Spring and summer are the best times to fertilize these plants. They should be fertilized twice a month.
Propagating the Purple Spider Plant
Propagation is easy with the Purple Spider Plant.
Since the plant will produce its own plantlets, just leave them on their stems for now. Once the roots have developed, cut them off the stems while leaving the roots attached.
Put them in a new container filled with good quality potting soil and add some water. Soil must be kept moist but not soggy. New roots should gradually take hold in the soil bed.
A better way to ensure success would be to place a new pot of soil next to the mother plant in such away that the pups touch it. Keep the new soil moist. After the spiderette has grown roots in the new pot, you may want to cut it from the mother plant. Spider pups can be rooted in water.
Mature plants can often be divided into smaller parts. Dig them up carefully and pull apart the rootball into two or more sections if necessary. The roots should not be cut off. Plant each section individually in its own container.
Potting and Repotting the Purple Spider Plant
Purple spider plants should ideally be planted in pots that have slightly larger diameters than their root balls and have enough drainage holes to avoid soggy soil. They need loose, moist soil.
Spring is the best time to repot. When you remove your spider plant from its current container, be careful not to damage the roots. Place it into a new container at approximately the original height. Fill in the larger pot with fresh potting soil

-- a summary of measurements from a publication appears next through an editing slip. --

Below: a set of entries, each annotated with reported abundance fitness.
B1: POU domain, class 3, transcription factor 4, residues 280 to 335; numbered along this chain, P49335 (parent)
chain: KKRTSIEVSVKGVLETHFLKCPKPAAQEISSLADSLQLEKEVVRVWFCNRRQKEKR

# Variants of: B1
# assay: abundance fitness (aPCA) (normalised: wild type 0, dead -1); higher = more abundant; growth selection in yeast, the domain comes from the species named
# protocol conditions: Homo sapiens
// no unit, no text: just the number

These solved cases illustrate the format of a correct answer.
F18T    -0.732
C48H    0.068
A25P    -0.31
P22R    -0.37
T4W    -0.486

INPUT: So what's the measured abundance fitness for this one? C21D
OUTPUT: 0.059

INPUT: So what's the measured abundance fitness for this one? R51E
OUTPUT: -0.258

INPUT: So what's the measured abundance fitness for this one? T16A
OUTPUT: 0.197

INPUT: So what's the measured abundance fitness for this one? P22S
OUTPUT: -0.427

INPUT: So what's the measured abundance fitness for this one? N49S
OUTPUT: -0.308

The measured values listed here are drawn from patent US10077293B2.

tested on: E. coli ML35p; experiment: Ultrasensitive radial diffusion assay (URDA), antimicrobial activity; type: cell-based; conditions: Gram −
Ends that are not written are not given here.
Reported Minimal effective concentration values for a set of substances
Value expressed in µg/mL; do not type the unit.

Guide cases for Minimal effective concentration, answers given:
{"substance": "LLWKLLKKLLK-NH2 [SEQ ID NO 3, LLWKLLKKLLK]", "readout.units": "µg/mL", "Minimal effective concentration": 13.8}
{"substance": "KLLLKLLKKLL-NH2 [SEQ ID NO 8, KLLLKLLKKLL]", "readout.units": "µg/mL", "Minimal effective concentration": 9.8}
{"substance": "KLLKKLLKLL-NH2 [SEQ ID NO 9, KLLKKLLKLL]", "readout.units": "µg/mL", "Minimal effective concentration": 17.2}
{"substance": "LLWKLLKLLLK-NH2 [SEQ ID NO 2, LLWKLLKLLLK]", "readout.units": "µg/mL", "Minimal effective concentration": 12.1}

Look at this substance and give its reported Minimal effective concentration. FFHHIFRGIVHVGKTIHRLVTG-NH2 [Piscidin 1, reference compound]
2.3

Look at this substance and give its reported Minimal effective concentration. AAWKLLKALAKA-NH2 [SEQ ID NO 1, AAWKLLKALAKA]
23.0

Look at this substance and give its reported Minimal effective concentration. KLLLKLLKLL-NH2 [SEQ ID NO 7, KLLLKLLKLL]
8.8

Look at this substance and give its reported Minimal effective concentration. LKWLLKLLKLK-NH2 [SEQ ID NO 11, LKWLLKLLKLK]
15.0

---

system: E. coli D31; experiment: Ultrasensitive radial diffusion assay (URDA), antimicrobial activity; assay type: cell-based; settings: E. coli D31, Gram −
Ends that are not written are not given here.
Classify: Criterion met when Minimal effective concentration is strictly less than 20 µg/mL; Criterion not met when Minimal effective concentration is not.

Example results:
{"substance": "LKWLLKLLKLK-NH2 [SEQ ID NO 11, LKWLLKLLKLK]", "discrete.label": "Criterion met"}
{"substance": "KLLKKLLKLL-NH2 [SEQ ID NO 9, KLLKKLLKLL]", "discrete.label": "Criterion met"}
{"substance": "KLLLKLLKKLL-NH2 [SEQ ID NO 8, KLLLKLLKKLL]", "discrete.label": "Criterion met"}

Repotting your spider plant every two or three years is recommended. If roots grow through the drainage hole or up through the soil to the surface, then it’s time for you to repot.
When you repot, it may also be wise to trim the roots. A good pruning of the roots should be done every year or two before repotting it in new soil.
Pruning the Purple Spider Plant
Spring pruning helps keep your plants from growing too large and stimulates their growth. The more spiderette seeds you plant, the more water and nutrients they will need.
To prune at its base, use a sharp pair scissors to remove any diseased or discolored leaves from the plant. To remove the pups, cut the long stems of both plants back to the base.
Thinning your spider plant should also definitely be considered. Spider plants grow into mounds of leaves, so they need to be thinned out periodically to avoid overcrowding and death. Thinning will allow the main plant to grow and expand, which will stimulate new growth.
Purple Spider Plant Toxicity and Pets
The good news is the Purple Spider Plant is not toxic to pets and humans.
Common Problems With Purple Spider Plant (Pests, Leaves, etc)
Purple spider plants can be prone to some pests and diseases.
Spider mites are tiny insects that feed on spider plants. These pests look like small white spots on the leaves. You can get rid of these by spraying your spider plant with an insecticidal soap solution.
Leaves can turn yellow or brown when spider mites infest your plant. This problem can be easily treated by removing all affected leaves and washing the rest of the plant thoroughly.
Aphids can also take residence on the leaves. You can hose down the plants and use insecticidal soap to get rid of the aphids.
Final Thoughts on Purple Spider Plant
Purple spider plants make great houseplants because they require little care. For the easy maintenance, you’ll receive rich violet flowers.